By Kathy Monnin
Time travel is the fascinating action of travelling through time into the past or the future. At present, time travel is science fiction. However, I agree with Albert Einstein when he stated, “the distinction between the past, present, and future is only a stubbornly persistent illusion.” I contemplate after our earthly lives (in eternity) time travel will be possible. We may not be able to change our choices, but we will realize the repercussions of each of our actions. We will discover whether our decisions were in the best interest of family, society, or ourselves and/or whether they were detrimental to one or more.
We have only the present time, the here and now. The past is forever behind us, and the future is forever ahead of us. It seems so cut and dry but the past and the future can cause us a great deal of anguish. Few of us can say we have never been haunted by mistakes of our past nor the anxiety of the future.
The past is over, unchangeable, (even though segments of our population are working hard to rewrite history). We might look harshly upon the past because we have taken our actions out of context. We may have overreacted or made a wrong judgement because we did not have the complete story. As they say hindsight is 20/20. Knowledge, wisdom, and maturity, continue to grow while evidence and facts continue to surface, but the decision were good if it were coming from the best we knew at the time. Even if we intentionally wronged or harmed someone’s character or property, we cannot change the past. The best we can do is forgive ourselves, ask for forgiveness from those we wronged, and attempt to make restitution.
Even if we do not receive forgiveness from others, it is most essential that we forgive ourselves. If we cannot find forgiveness within our hearts, we will never be able to leave the past behind us. Forgiveness is a powerful weapon for as Mahatma Gandhi said “The weak can never forgive. Forgiveness is an attribute of the strong.”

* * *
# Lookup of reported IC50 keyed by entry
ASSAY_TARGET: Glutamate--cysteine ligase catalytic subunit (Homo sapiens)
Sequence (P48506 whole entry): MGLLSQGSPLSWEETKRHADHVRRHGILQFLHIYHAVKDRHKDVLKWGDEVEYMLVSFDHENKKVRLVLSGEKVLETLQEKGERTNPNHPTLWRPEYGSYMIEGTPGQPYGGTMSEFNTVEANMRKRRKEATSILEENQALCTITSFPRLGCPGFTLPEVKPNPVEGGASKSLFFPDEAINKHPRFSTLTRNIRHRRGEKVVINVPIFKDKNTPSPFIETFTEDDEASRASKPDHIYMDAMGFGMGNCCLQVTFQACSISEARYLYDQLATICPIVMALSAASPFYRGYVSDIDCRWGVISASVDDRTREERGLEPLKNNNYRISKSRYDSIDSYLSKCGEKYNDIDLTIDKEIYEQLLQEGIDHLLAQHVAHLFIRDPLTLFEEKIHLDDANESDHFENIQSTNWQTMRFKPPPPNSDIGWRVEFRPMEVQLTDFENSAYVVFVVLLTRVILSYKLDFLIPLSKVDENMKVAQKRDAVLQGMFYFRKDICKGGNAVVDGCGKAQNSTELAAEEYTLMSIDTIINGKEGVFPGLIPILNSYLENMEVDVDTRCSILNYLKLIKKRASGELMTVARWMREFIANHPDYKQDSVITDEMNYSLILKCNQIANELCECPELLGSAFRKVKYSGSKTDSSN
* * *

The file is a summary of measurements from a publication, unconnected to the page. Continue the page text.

Regarding the future, it is a huge unknown which can be a source of anxiety for us, especially if we have control issues or are not adventurous nor gamblers. The present has much to do with the future. Decisions we make today affect our tomorrow, duh! I am reminded by a quote in the movie Shawshank Redemption; “Get busy living or get busy dying.” My interpretation is, we can either try something or do nothing. Trying means we might fail but doing nothing means things will never change — except by outside forces. Life involves risk. No one lives forever but sadly there are people who have already died inside themselves.
There is the “Parable of the Talents,” in Matthew 25:14–30, which hopefully we are all familiar with, if not I recommend reading it. It’s meaning is that we are given talents from God, and we are to use them not waste them, nor are they to be selfishly hoarded. Our lives are not our own, we belong to God, and we are meant to do his will which is to love others through our talents.
It will remain a mystery how some people can live in the moment; enjoying life as it unfolds, while others are either filled with regrets or living in a dream world. For a quick self-analysis meditate on the following quote from Chinese philosopher Lao Tzu: “If you’re depressed, you’re living in the past. If you’re anxious, you’re living in the future. If you’re at peace, you’re living in the present.”
“Your past, present and future are all taken care of as you put your trust in Jesus.” ~Unknown